HAMPTON, Va. — The Hampton Commonwealth's Attorney's office said no state laws were violated by the Town of Windsor Police officers who allegedly pepper-sprayed, threatened and assaulted a second lieutenant in the U.S. Army during a traffic stop in December 2020.
Video of the officers pulling Lt. Caron Nazario over went viral, as the officers could be seen drawing their guns, pointing them at him and using a slang term to suggest he was facing execution.
Officer Joe Guiterrez was fired after the video went viral. The other officer, Daniel Crocker, remains on the force.
A source with knowledge of the investigation shared a letter from Hampton Commonwealth's Attorney Anton Bell, in which Bell said "no violation of state law" occurred during the traffic stop.
"During the investigation, I have reviewed the Virginia State investigative report, reviewed videos of the contested event and discussed the investigation with the Virginia State Police Special Agents. Moreover, I have completed an exhaustive review of Virginia State law in forming my opinion as to whether charges are warranted in this matter," the letter reads. "As such, taking all facts and law into consideration, I have concluded that I have found no violation of state law occurred on the date in question."
Bell said he found the video "very disturbing and frankly upsetting," but said the officer's use of force did not violate state law. He also said he has reached out to the United States Attorney's Office for the Eastern District of Virginia to formally request the office open an investigation into whether the officer violated Nazario's civil rights.
An attorney for Nazario released the following statement in response to the decision.
"We applaud the Commonwealth’s Attorney for requesting that the US Attorney’s office to investigate whether or not Gutierrez violated Lt. Nazario’s civil rights.
"It is not the place of the Commonwealth Attorney to determine that 'no violation of state law occurred' - especially when in the same breath he refers the matter to the U.S. Department of Justice. That is the role of the Judge or jury. The role of the Commonwealth Attorney is to determine whether or not he believes that the Commonwealth can prove each element of an alleged offense “beyond a reasonable doubt” or to exercise prosecutorial discretion not to prosecute a crime.
"It is not clear why the release came out on July 29, 2022. The statute of limitations for any misdemeanor offenses that Gutierrez or Crocker may have been suspected of having committed expired long ago under Virginia law – Va Code § 19.2-8 (even with COVID tolling) – thus even if he were to have determined now, on July 29, 2022, that there were sufficient facts to support the criminal prosecution of Gutierrez for misdemeanor assault, he would not be able to prosecute because misdemeanors must be prosecuted if at all within 1 year of the offense under Virginia law.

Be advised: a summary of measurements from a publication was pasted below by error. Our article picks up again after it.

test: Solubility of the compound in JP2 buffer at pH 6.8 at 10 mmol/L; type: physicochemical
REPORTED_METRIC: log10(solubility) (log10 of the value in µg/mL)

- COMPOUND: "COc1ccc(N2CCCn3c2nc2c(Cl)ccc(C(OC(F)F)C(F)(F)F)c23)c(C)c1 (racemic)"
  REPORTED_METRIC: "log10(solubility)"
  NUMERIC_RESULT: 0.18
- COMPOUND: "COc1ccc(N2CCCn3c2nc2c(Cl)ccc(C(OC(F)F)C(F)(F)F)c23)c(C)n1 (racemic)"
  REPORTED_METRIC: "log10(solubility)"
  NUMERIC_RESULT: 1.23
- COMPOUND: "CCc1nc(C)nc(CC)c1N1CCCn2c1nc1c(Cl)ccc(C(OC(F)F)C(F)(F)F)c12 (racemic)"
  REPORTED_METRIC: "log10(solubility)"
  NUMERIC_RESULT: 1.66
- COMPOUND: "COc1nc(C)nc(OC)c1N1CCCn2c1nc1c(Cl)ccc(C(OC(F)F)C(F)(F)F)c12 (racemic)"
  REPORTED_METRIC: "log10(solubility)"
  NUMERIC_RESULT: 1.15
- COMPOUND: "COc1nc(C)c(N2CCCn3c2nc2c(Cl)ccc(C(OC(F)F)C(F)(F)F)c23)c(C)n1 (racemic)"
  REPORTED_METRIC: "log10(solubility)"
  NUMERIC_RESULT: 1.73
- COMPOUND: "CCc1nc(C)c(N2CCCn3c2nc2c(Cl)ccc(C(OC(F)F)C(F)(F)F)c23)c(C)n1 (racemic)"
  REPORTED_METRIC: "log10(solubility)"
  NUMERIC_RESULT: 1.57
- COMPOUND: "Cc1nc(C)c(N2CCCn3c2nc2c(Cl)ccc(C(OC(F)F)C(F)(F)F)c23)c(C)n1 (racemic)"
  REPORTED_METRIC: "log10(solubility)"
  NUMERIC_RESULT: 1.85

"Special Prosecutor Anton Bell appears to narrowly focus on the traffic stop itself. There is no mention of whether the force was excessive in light of the conflicting commands to keep his hands out of the vehicle (which Lt. Nazario obeyed throughout) and to exit the vehicle, (“he had given multiple commands for Nazario to exit the vehicle”) or the fact that the license was visible from the window when the car stopped in the well-lit gas station or of the statements that both officers placed in their official paperwork regarding actions that they allege occurred, and which the videos (theirs and Lt. Nazario’s) do not support. There is no mention of the fact that this was a simple traffic stop, that Lt. Nazario was not a threat and was not fleeing. Additionally, there is no mention or analysis of the search of Lt. Nazario’s vehicle without a warrant. See Va Code § 19.2-59.
"All too often, when it comes to law enforcement violating the laws, we see our Commonwealth’s Attorneys fail to apply the same zeal at prosecuting law enforcement as they do with other offenders. This repeated and systemic failure undermines the confidence in the criminal justice system and the legal system as a whole. Everyone, from the police, to the Commonwealths Attorneys need to realize that for the law to function, for the citizens to have faith in it and the people sworn to uphold it and enforce it, those in power must apply the law equally to all. The blindfolds depicted on statutes of Lady Justice are needed now more than ever."